11 R Markdown

For this class read ch.27 (“R Markdown”) from R for Data Science - http://r4ds.had.co.nz/r-markdown.html

The traditional approach for statistical data analysis is to analyse the data and write up the results separately. For example, you may conduct your analysis in R and then copy the output to Word and write up your results there. This is an error prone approach. The code and the results are not synchronised so that if you change your code the results will not change automatically. You can also make mistakes when copying the results.

R Markdown was designed to combine statistical analysis and communication into a single framework. The code and the results are combined in a single document, and you can also add text, external tables and images if you want. You can use R Markdown to produce documents in different formats (html, Word, pdf, presentation slides).

This website has been produced using R Markdown.

There are many places on the web where you can learn the basics of R Markdown and there is no point for me to repeat this here. Please see ch.27 from R for Data Science (http://r4ds.had.co.nz/r-markdown.html) and the official R Markdown website (https://rmarkdown.rstudio.com) and follow the links. You can also check this webpage: https://stat545.com/block007_first-use-rmarkdown.html (this is part of a course at the University of British Columbia that is similar to our module, but somewhat more advanced).

Here I will focus on a few things that are specifically relevant for your reports.

  1. You can knit your reports in either pdf or Word formats. If you are going to use Word you will not be able to use the stargazer package for regression output. You may try to use a combination of the packages memisc and pander to achieve the same result (see https://stackoverflow.com/questions/24342162/regression-tables-in-markdown-format-for-flexible-use-in-r-markdown-v2), but I haven’t tried this and I cannot guarantee that it will work. Also see https://rmarkdown.rstudio.com/articles_docx.html

If you want to knit as pdf you will need to install LaTeX first (https://www.latex-project.org). Install LaTeX (complete version), restart your computer, restart R Studio and it should all work automatically.

  1. If you knit as pdf with LaTeX stargazer will work just fine, but you need to set the results argument to ‘asis’ and run stargazer in a separate R chunk. The code will look something like
```{r results = 'asis'}
stargazer(m1, m2, m3, m4, type = "latex")
```

  1. You need to include all your code in your report. You do not need to include messages and warnings. You may also want to use cache to speed up rendering of your document. To achieve this result include in the beginning of your R Mardown file an R chunk setting the following global options.
```{r setup}
knitr::opts_chunk$set(echo = TRUE)
knitr::opts_chunk$set(message = FALSE)
knitr::opts_chunk$set(warning = FALSE)
knitr::opts_chunk$set(cache = TRUE)
```

If you experience problems with caching switch it to FALSE.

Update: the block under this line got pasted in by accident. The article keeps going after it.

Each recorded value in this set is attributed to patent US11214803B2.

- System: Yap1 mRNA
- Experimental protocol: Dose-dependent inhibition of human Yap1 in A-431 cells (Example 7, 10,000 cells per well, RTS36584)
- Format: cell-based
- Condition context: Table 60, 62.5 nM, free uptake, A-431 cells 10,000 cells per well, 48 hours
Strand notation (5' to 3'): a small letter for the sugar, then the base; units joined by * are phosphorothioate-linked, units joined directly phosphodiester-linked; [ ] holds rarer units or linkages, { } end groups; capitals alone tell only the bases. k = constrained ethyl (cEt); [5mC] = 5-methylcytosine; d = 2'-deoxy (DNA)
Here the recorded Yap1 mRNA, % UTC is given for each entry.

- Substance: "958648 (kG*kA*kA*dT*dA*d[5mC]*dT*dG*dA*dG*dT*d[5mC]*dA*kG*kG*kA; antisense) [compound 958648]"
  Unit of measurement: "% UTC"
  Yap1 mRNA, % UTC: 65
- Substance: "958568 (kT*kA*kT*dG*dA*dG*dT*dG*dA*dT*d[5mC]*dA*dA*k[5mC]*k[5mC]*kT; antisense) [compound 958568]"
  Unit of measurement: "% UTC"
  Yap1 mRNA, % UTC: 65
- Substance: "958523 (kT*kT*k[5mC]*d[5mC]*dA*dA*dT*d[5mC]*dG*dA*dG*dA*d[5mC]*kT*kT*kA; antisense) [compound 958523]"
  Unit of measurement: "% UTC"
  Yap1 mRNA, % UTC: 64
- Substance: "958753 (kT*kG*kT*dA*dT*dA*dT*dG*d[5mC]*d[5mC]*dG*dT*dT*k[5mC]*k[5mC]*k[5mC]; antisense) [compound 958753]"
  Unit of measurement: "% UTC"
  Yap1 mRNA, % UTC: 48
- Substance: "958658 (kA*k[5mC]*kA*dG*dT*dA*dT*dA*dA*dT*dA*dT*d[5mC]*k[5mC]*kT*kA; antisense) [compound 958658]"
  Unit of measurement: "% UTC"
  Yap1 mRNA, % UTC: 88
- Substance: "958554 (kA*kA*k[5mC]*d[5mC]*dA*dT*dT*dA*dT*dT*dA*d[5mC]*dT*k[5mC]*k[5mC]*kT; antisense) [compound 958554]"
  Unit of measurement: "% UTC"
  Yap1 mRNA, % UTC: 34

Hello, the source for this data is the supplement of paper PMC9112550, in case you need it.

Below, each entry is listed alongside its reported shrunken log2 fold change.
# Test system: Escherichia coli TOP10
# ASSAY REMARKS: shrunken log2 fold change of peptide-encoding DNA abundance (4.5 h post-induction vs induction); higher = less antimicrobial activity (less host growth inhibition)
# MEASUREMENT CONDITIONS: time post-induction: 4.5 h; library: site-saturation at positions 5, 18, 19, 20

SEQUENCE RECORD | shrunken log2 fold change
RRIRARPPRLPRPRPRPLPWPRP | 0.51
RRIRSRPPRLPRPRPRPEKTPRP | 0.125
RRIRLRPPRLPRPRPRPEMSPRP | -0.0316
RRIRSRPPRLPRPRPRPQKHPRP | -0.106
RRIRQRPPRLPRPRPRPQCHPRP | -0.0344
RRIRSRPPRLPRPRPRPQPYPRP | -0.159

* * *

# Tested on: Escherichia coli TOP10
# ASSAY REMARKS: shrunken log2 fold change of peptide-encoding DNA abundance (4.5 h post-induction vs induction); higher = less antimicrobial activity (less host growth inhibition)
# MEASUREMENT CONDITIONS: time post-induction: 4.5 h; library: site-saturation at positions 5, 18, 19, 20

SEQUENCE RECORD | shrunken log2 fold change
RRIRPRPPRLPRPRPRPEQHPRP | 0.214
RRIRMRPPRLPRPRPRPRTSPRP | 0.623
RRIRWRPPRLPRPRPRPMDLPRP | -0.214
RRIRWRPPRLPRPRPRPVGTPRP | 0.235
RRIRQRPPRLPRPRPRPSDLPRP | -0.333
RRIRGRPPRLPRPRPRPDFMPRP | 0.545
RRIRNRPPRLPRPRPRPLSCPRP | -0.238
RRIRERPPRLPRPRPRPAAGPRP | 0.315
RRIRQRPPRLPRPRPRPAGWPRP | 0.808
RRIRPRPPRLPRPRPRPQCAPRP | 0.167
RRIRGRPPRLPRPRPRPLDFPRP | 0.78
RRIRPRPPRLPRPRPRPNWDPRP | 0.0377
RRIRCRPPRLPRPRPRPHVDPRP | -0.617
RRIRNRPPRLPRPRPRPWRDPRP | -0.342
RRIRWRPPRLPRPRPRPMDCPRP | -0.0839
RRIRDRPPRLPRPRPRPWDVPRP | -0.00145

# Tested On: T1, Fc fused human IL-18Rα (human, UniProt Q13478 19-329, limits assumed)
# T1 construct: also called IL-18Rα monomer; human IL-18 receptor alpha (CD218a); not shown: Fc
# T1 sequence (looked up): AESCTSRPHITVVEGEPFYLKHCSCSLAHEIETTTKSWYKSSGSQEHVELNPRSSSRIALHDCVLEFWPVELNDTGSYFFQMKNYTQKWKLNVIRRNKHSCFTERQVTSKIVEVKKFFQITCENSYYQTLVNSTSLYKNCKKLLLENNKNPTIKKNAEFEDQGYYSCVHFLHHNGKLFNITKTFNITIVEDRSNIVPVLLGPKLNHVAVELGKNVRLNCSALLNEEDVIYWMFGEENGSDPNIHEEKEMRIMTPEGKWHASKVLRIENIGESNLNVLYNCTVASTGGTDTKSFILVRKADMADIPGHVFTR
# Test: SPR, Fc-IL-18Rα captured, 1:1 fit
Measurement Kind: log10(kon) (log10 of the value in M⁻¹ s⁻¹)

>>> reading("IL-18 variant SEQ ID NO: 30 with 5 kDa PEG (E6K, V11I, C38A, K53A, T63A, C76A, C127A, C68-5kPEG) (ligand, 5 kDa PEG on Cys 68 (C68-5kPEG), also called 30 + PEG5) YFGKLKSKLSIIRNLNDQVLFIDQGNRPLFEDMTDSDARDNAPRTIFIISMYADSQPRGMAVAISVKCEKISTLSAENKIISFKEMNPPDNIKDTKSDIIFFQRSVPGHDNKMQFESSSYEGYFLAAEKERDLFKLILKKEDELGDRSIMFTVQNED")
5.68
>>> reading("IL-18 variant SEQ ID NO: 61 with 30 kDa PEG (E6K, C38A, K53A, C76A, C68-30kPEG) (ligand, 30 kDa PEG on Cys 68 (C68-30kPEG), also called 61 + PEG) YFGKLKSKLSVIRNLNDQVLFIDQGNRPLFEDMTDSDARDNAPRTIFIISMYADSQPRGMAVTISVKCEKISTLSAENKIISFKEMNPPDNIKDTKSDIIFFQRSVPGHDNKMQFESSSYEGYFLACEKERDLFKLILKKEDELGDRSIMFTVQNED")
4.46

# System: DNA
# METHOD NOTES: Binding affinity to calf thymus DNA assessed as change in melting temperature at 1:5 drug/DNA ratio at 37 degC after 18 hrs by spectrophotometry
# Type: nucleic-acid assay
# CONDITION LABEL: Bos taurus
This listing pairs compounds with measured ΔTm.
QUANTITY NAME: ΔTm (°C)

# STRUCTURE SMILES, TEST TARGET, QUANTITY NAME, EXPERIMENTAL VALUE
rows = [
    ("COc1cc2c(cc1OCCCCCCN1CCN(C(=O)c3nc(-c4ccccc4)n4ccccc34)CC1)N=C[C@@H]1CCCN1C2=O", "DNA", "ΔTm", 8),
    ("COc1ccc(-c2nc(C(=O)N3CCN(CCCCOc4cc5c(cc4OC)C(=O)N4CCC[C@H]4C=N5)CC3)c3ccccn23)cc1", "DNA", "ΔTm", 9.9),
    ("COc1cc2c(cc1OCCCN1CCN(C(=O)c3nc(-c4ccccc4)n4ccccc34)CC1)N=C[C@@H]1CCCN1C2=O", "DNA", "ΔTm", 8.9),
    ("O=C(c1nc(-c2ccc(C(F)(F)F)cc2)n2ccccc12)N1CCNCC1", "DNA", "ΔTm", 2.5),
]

1. To knit a document you can use a button in R Studio. In my experience, sometimes it does not work as intended. Then you can use the command line:
rmarkdown::render("your_file.Rmd", "rmarkdown::word_document")
rmarkdown::render("your_file.Rmd", "rmarkdown::pdf_document")
  1. You will want to include a bibliography in your report. An easy way to do this is simply to type it in the end of your document. However, this is not the most efficient way of doing this. I recommend you use Zotero for your bibliographies. You will also be able to use Zotero for essays for other modules and for your dissertation, even if you do not use R or R Markdown and write everything in Word. Once you master Zotero referencing and creating bibliographies will become much easier.
  1. Go to the Zotero website (https://www.zotero.org) and create an acount.

  2. Download and install the Zotero client for your computer (https://www.zotero.org/download/).

  3. Download and install a Zotero plugin for your web browser. Once you have done this you will be able to automatically save references to your Zotero libraries from Google Scholar and other sources.

  4. You can use Zotero with Word to reference and automatically create bibliographies. This is not relevant for this module, but for other modules and for your dissertation this is a very useful skill. To learn how to do this see https://www.zotero.org/support/word_processor_integration

  5. To use Zotero with R Markdown you need to do the following. Once you have added all the references to your library, export it as a bib file (File -> Export Library -> choose BibTex as the format). Save your bib file in the same folder as your R Markdown document.

  6. To learn how to reference and cite in R Markdown see https://rmarkdown.rstudio.com/authoring_bibliographies_and_citations.html

  7. To include a bibliography add the following line to the YAML header of your R Markdown document:

bibliography: your_bibfile_name.bib

  1. The file example.Rmd available in the Github repo shows the minimal example of referencing and creating a bibliography with one source (see https://raw.githubusercontent.com/abessudnov/dataanalysis3/master/example.Rmd). The associated bib file is available here: https://raw.githubusercontent.com/abessudnov/dataanalysis3/master/example.bib.

  2. The bib file can be opened and edited in any text editor and you can also use special software to do this, such as JabRef (http://www.jabref.org).